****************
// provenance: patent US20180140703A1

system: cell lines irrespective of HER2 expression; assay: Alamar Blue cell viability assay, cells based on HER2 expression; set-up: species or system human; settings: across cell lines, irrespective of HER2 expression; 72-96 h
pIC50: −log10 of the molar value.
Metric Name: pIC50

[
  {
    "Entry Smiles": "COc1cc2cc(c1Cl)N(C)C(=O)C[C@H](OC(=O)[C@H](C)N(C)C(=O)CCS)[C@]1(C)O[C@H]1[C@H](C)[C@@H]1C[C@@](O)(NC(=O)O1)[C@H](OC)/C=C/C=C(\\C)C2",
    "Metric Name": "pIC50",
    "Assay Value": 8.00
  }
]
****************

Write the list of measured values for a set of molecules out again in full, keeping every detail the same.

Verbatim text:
// provenance: patent US20180140703A1

system: cell lines irrespective of HER2 expression; assay: Alamar Blue cell viability assay, cells based on HER2 expression; set-up: species or system human; settings: across cell lines, irrespective of HER2 expression; 72-96 h
pIC50: −log10 of the molar value.
Metric Name: pIC50

[
  {
    "Entry Smiles": "COc1cc2cc(c1Cl)N(C)C(=O)C[C@H](OC(=O)[C@H](C)N(C)C(=O)CCS)[C@]1(C)O[C@H]1[C@H](C)[C@@H]1C[C@@](O)(NC(=O)O1)[C@H](OC)/C=C/C=C(\\C)C2",
    "Metric Name": "pIC50",
    "Assay Value": 8.00
  }
]